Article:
“You can’t be two people at the same time-not without ending up in a mental institution. I’m not just Grace Parker. I’ve accepted that. I wasn’t born at Soldier’s Memorial. I was unwanted by my so-called real parents. That’s the hard part, like a toothache that won’t go away. They got rid of me.”
Grace’s parents adopted her from China when she was an infant, and Grace was never interested in her Chinese heritage. As far as she could see it, she was unwanted and abandoned-why should she try and pursue the culture that rejected her, anyway? When she stumbles across a newscast covering the massacre in Tiananmen Square, her perspective changes, and she begins the process of exploring her birth country and trying to find her birth mother.
This story is told with many voices: Grace’s, Grace’ adoptive mother, her birth mother, and various family members in China. It also takes places in two countries, Canada and China. Grace attends a summer session at an international school in China, and from there tracks down an orphanage worker who cared for her, and after a lot of guesswork and bus journeys, her birth mother.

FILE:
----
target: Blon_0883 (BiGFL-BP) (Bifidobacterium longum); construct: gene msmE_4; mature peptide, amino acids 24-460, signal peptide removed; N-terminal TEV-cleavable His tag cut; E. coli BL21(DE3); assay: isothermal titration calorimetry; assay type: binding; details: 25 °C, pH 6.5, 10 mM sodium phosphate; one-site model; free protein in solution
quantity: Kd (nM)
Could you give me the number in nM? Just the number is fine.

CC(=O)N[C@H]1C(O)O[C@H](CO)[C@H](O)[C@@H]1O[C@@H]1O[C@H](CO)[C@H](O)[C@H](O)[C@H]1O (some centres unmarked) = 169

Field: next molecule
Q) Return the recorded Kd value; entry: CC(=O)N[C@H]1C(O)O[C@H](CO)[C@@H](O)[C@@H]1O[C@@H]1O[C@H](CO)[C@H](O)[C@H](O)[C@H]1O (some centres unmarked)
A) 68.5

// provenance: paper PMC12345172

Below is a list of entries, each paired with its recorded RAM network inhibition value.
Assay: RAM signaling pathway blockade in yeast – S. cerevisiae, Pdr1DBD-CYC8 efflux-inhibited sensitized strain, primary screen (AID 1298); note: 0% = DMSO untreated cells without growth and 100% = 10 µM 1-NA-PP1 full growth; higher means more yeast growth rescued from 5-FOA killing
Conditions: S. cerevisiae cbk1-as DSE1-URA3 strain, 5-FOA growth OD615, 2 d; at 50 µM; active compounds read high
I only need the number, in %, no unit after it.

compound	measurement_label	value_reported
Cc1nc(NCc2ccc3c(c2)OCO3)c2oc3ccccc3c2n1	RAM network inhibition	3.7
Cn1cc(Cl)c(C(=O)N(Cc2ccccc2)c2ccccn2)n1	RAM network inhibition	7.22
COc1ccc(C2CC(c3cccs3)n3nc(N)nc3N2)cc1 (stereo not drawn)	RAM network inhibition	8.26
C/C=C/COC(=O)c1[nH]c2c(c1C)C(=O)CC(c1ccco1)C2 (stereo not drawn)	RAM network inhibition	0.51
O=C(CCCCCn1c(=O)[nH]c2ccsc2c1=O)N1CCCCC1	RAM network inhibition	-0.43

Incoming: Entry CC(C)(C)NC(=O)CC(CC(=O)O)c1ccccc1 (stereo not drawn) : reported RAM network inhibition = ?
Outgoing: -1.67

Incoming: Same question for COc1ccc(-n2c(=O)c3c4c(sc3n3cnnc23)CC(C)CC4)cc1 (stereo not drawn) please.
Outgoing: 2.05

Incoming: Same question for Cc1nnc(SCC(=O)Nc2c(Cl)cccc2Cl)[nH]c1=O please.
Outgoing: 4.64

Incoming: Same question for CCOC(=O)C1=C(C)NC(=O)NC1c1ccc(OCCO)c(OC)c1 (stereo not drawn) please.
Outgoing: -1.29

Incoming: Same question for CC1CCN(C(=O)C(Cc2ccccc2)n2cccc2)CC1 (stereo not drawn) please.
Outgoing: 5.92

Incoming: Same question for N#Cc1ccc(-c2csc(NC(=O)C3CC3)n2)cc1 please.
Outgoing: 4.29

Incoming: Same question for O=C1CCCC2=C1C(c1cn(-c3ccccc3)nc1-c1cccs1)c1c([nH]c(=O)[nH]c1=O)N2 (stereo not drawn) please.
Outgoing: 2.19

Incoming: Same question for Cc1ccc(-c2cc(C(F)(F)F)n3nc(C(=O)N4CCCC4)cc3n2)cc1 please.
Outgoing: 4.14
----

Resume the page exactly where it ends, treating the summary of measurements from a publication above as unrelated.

I have to admit, I’m fairly obsessed with stories of adoption, but it’s rare to come across one that’s a novel, rather than a memoir. The memoirs can get repetitive quickly, but this book brings an interesting format, a political angle (with all the discussion of the Cultural Revolution, a part of the book I greatly enjoyed), and the perspective of the adopted child. I enjoyed it quite a bit!
Ye, Ting-Xing with William Bell. Throwaway Daughter. Seal Books: Canada. 295 pp. Ages 15 and up.
I’m sorry-I wasn’t able to find a website for the author! If you know of it, please let me know! Here is a quick biography, though: http://www.annickpress.com/authors/ye.asp?author=318